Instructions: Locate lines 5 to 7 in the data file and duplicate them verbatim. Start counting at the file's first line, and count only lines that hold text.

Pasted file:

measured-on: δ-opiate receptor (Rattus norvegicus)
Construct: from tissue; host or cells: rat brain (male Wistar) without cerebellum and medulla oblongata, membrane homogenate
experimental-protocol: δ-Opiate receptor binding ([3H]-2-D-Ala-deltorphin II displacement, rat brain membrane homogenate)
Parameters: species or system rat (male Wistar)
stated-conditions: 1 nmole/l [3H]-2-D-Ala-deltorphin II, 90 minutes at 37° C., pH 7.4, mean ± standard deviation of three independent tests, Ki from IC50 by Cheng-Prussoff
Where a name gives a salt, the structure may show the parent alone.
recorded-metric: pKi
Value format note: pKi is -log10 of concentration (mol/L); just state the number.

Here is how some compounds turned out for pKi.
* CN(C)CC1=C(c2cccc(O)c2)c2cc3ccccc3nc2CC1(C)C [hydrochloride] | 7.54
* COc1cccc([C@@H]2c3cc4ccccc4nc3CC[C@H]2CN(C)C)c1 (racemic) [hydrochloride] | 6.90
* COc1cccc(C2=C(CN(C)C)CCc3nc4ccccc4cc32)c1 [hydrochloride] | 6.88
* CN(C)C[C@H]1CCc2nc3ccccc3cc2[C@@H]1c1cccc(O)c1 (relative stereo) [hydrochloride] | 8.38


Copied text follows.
stated-conditions: 1 nmole/l [3H]-2-D-Ala-deltorphin II, 90 minutes at 37° C., pH 7.4, mean ± standard deviation of three independent tests, Ki from IC50 by Cheng-Prussoff
Where a name gives a salt, the structure may show the parent alone.
recorded-metric: pKi